What I really wish, is that everyone could take a deep breath and listen to what the other side is saying—or yelling. It’s not easy to change someone’s mind, so can we at least agree to disagree respectfully—and peacefully? Some people will ignore facts in the face of feelings. Others can’t see the forest because they’re so bent on inspecting the trees. Some should know better. Others are still learning.
The thought that has been running through my mind most this week is this: “The love of money is a root of all kinds of evil” (1 Timothy 6:10). I believe that. Racism is a disease as well as a symptom. I don’t want to minimize the actions of the benevolent and generous, but we are a country with a history of loving, lusting after, and idolizing money—where “greed is good.” We serve profit margins like kings. We chase after wealth like it’s the oxygen we need to breathe. Generations upon generations have crushed one group or another for land, resources, or fortunes.
Yes, we are a country with innovators, philanthropists, and industrial titans. But we also took advantage, benefiting from cheap (or free) labor—helping the poor with one hand while pushing them down with another. We built on the backs of the disenfranchised, abused the voiceless, hurled fists and insults at immigrants. We acted like we owned the place and all the “others” were intruders (quickly forgetting that only the Native Americans are native to this country—that everyone else is an alien or an alien’s progeny).
The recent events in Ferguson and Staten Island have brought up a lot of thoughts and emotions for me—not all of which I feel this is the forum for sharing. I feel blessed to have made it this far into my life without being the victim of explicit or hostile racism. I feel guilty for being spared—and sad on behalf of those (who like my siblings) haven’t been. I am disappointed by the venom that human beings are throwing at each other—the lack of respect for differing views, experiences, and opinions. I have been encouraged by those who empathize, who hope to be part of the solution, and who are able to converse respectfully—even with those who disagree with them. I have been humbled and inspired by the words of those who are adding their thoughtful, fact-based, opinions to the dialogue—illuminating what often goes unseen and unconsidered.
It’s true. Not everyone is being productive. Some are making it worse. Some see and are trying to solve the problem. Some are screaming, “Fire!” or “I can’t breathe!” Others are throwing fuel onto the flames or doing the smothering. Some are trying to hear and help the victim. Others are denying (or minimizing) the victim’s experience.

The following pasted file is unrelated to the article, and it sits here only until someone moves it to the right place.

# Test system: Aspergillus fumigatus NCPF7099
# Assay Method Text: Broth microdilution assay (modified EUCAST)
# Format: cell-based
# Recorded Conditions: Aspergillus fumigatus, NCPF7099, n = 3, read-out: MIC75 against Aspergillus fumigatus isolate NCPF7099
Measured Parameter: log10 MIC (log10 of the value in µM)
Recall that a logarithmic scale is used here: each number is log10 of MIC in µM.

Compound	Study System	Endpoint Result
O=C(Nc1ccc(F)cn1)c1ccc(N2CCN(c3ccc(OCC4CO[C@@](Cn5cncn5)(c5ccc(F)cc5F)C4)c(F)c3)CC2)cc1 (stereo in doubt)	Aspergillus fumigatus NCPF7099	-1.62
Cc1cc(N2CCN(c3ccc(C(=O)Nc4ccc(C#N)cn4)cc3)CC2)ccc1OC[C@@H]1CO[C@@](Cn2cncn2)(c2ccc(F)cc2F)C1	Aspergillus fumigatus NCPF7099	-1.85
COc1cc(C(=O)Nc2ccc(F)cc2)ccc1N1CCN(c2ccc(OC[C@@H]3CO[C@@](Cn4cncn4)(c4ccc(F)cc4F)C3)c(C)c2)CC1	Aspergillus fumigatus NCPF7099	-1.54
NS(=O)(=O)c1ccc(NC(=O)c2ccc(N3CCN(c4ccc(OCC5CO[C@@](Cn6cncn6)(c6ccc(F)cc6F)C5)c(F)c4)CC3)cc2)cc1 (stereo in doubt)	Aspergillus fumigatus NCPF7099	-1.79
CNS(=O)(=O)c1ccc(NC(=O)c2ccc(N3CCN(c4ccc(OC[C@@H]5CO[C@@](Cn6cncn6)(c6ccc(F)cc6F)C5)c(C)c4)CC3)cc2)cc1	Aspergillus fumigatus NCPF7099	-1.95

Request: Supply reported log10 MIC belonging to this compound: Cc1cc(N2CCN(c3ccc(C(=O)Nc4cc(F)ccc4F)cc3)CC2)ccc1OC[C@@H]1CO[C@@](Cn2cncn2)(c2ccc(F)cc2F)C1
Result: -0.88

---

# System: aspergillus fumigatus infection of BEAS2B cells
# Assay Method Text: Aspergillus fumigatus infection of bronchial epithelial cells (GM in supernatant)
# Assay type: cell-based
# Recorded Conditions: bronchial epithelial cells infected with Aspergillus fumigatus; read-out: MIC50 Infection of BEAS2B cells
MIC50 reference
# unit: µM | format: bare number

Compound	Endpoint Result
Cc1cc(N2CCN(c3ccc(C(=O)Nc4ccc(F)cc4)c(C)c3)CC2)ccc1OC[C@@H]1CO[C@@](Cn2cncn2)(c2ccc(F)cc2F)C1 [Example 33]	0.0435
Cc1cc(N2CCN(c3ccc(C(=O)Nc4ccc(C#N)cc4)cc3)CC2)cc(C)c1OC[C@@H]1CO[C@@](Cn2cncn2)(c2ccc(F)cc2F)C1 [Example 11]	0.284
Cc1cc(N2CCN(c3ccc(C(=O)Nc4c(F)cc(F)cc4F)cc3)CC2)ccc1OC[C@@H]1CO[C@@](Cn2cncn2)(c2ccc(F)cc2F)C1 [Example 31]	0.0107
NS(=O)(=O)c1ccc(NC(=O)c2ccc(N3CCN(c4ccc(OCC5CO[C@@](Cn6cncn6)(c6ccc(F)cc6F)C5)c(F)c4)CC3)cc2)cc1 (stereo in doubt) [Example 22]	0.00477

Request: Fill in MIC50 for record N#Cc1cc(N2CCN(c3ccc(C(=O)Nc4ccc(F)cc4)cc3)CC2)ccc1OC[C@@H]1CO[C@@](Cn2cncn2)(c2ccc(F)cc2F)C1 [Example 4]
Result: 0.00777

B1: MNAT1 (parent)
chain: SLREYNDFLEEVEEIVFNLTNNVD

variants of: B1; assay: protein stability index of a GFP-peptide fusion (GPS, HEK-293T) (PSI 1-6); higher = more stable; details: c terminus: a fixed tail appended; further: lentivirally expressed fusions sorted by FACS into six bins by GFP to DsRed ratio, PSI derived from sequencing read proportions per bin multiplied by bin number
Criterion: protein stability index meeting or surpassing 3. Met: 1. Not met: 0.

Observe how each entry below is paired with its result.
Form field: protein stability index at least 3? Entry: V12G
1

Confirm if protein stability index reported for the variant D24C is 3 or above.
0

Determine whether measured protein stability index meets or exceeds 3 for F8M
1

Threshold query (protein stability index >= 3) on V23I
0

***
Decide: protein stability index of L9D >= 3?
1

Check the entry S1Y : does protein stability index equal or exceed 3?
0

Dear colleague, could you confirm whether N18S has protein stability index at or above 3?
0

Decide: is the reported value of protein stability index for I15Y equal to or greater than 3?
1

Even though I have a short temper, I couldn’t understand the looters. But then I started to think of it this way: It’s not too unlike a toddler’s temper tantrum. No, the behavior can’t be rewarded, encouraged, or reinforced. We teach children to channel their emotions in more productive (and socially acceptable) ways—to politely ask for what they want—to use their words. But that also presupposes that they’ll be heard—that they have the tools to pursue their dreams, meet their needs, and enjoy their freedom—equal to everyone.
A victim doesn’t become any less of a victim just because he or she isn’t (or hasn’t always been) a perfect, law-abiding citizen. Not everything is black and white—or black against white. Revenge isn’t justice. Anger isn’t a crime.
Sometimes the truth isn’t comfortable. Sometimes it’s obvious; sometimes it’s inscrutable. Facts and opinions are not the same thing. Just because you haven’t seen it on the news, doesn’t mean it isn’t happening.
My being black doesn’t make my opinion more valid. Your being white doesn’t mean you “don’t get it.” Some people need to speak; everyone needs to listen. Those with an audience or followers would be wise to keep testing the truth—as well as their own integrity and wisdom.
I don’t have answers; I don’t even fully grasp the problem. But I do believe that emotions alone, while valid, won’t take us forward. We need thoughts and love and laws and actions. Yes, there’s still work to be done. Yes, change can be hard and slow, but it can’t be stopped.
I knew it on some level, but it’s become clearer to me in recent weeks: we’re not all experiencing the same America—even if we have the same color skin. It takes many perspectives to see the full picture. What I’ve learned and lived doesn’t encompass everything. So until I have more to say, I’ll keep watching and listening.